Dear Dr. G,
I have recently come across your column and found it interesting.
I noticed that you predominantly answer questions for men, but after all, sex is for both men and women (most of the time, anyway). So, I hope you don't mind answering my query about female condoms.
I have been going out with my boyfriend for nearly a year and we recently started having sex.
Initially, he used a condom but then started complaining that he was lacking sensitivity. For the last few occasions, he decided not to use the condom, claiming that the "withdrawal technique" is safe for both avoiding diseases and pregnancy.
I am not convinced. I don't want to take the pill because I am worried about the possible side effects.
I hear there is such a thing called female condoms. Can you tell me more about it?
Are they as safe as the condoms for men?
The concept of stopping the sperm from getting into the uterus and finally reaching the eggs has been attempted for thousands of years. Records have shown that various objects such as oiled paper and lemon halves (Yes! Lemon halves!!) mixed with honey and cedar resin were applied to the cervix to preclude the progression of the ejaculated sperms. It was not until the late 19th century that the Germans introduced the use of rubber devices with spring molded rim to fit the edges of the cervix for the purpose of contraception in women.
The barrier technique for contraception in women gained popularity after advocacy by birth control activists. In the 1940s, one third of all married couples in the US were using the diaphragm as the main modality for contraception. After the introduction of oral contraceptive pills (OCP) in the 1960s, the number of women using the diaphragm dropped dramatically. In 1965, only 10% of American couples were using the device and the number was recorded to be less than 1% in 2002. In fact, some pharmaceutical companies have even discontinued the production of the diaphragm, making it a rare option for women to use as a form of contraception.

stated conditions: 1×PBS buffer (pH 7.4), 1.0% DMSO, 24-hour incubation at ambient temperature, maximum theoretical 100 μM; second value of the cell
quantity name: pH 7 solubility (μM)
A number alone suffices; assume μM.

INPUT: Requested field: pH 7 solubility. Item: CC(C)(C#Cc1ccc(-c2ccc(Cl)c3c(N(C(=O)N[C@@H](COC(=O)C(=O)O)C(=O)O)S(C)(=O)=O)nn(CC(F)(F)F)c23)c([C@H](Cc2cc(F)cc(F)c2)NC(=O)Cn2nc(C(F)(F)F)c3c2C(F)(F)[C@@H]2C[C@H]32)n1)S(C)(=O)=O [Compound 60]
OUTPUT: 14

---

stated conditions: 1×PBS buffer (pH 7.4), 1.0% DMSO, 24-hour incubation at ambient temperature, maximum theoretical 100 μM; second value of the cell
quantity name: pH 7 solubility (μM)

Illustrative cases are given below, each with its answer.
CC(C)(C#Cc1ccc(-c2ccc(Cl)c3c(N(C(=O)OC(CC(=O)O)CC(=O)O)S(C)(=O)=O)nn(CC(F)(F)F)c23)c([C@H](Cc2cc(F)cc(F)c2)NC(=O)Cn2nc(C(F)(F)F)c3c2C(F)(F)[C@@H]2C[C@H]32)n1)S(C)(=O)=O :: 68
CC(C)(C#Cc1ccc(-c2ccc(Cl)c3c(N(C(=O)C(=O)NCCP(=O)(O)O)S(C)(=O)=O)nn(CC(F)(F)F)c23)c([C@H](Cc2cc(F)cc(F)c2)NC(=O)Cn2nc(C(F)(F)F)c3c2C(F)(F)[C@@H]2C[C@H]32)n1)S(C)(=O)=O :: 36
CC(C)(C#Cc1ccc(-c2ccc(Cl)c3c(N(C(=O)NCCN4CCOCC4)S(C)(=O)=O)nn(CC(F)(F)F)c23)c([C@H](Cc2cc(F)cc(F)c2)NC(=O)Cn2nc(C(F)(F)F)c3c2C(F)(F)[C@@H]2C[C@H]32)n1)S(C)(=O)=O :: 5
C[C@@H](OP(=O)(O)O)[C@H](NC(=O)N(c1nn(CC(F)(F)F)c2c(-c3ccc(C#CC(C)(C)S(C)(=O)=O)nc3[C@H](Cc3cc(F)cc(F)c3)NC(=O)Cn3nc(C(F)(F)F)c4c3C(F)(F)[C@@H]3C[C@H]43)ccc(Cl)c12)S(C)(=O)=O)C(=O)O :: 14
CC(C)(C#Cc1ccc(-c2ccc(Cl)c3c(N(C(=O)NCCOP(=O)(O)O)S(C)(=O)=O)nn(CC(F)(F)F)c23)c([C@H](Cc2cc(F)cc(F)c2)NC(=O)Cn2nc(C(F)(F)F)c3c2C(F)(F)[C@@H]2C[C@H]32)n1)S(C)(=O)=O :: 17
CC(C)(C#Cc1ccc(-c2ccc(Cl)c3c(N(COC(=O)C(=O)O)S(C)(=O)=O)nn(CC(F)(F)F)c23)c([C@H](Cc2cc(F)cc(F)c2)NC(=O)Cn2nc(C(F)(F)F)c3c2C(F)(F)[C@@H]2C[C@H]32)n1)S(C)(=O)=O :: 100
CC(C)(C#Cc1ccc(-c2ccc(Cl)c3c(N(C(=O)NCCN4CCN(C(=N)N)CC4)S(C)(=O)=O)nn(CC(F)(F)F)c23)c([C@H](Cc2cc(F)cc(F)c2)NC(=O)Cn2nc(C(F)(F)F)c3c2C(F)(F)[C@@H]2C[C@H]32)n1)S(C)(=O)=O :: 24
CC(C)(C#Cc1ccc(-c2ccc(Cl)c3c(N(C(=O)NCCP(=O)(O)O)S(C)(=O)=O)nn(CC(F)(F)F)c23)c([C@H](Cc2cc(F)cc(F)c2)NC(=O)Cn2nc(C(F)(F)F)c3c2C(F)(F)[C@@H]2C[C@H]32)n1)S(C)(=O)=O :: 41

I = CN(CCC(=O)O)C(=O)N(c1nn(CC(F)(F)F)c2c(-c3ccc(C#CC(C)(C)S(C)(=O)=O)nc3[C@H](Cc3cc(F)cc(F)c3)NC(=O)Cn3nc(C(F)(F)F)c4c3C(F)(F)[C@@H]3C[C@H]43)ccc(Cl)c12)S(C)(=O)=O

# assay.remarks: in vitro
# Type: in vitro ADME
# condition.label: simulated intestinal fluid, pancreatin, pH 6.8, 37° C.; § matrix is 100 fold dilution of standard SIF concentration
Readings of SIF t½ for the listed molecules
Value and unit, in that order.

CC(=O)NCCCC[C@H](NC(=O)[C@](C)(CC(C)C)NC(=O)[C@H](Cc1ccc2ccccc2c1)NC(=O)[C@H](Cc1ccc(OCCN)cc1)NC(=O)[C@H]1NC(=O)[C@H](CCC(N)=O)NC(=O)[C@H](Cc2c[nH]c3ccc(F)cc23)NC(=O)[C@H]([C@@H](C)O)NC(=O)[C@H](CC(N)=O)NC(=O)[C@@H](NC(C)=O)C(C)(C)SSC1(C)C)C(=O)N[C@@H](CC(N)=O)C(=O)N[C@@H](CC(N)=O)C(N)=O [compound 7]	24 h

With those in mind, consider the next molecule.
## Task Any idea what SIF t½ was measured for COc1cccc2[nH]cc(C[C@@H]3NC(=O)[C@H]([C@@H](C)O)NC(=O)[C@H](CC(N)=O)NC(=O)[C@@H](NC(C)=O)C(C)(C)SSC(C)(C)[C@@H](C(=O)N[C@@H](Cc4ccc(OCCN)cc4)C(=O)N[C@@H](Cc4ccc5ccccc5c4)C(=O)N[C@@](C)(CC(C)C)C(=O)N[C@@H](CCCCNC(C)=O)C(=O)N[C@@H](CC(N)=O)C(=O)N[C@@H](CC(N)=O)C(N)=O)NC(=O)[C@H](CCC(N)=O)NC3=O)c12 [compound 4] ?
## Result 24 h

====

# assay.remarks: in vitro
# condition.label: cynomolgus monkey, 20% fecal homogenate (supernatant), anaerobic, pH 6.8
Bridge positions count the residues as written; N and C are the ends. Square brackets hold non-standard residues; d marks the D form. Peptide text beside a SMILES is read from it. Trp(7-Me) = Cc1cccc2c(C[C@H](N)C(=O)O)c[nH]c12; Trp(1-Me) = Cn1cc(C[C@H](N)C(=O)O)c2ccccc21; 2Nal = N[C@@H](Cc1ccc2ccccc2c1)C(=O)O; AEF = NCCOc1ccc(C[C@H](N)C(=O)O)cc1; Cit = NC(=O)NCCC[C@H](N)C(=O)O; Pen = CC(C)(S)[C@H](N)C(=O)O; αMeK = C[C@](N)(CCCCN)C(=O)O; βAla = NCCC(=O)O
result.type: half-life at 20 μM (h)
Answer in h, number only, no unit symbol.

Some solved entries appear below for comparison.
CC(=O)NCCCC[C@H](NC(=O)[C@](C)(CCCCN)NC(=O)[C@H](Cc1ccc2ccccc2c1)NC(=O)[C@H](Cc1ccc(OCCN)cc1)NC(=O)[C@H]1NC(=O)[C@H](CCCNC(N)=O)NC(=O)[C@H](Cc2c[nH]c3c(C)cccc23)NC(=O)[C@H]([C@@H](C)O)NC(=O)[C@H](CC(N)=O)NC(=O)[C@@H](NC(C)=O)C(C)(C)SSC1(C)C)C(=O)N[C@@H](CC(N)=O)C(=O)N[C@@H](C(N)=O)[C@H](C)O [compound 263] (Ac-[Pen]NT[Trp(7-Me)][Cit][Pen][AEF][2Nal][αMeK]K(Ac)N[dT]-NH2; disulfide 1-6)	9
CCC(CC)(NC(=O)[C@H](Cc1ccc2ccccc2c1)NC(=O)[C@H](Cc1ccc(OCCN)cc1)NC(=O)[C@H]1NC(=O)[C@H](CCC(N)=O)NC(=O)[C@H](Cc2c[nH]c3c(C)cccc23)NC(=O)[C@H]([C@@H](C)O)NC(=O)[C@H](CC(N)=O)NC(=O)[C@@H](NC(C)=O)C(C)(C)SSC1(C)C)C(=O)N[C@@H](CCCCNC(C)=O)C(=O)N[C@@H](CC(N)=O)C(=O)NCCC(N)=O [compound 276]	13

The idea of using diaphragm is straightforward. This barrier method of birth control relies on the placement of the device over the cervix, with the application of the spermicide, before sex. The device is required in place for at least six hours after sex. The efficacy of the female barrier technique is reported to be around 12%, however the initial fitting by a healthcare provider is generally required to ensure the correct size is used.
The obvious advantage of using diaphragm is the empowerment of women. As the device does not interfere with the natural menstrual cycle and is only used during sexual intercourse, it is making a comeback in recent years. Despite the introduction of diaphragm made by different materials such as latex, rubber and silicone, the low efficacy and higher risk of certain sexually transmitted infections are still the big concerns amongst women using this method of family planning.
Medical literature has consistently reported the failure rate of diaphragms used with spermicide to be 6% per year. However, the actual pregnancy rates amongst the diaphragm users is reported to be as high as 39%.
With such a high incidence of pregnancies, it is therefore widely unacceptable amongst couples.
The other more alarming concerns about the use of the diaphragm is the risk of infection. Some users of the diaphragm reported irritation and recurrent urinary tract infections. In fact, the risk of encountering toxic shock syndrome is also a concern if the device is left for more than 24 hours. In recent years, some evidence also revealed the use of spermicide together with the diaphragm causes the cells in the cervix to be particularly susceptible to certain sexually transmitted infection, such as HIV. Therefore, the diaphragm may give a false sense of security in the prevention of sexually-transmitted infections.
When it comes to contraception, it is an age-old argument of who should be in charge. It is still in the best interest of women to be in control for avoiding unintended pregnancies and infections. If I am put on the spot for my views on female condoms, I would say that the best method of contraception is non-sexual contact, if the threat of abstinence is persistent. Most men will give in to the use of condoms, eventually!
Dr George Lee is a consultant Urologist and Clinical Associate Professor whose professional interest is in men’s health. The column “Ask Dr G” is a forum to help men debunk the myths and taboos on men’s issues that may be too “hard” to mention. You can send him questions at email@example.com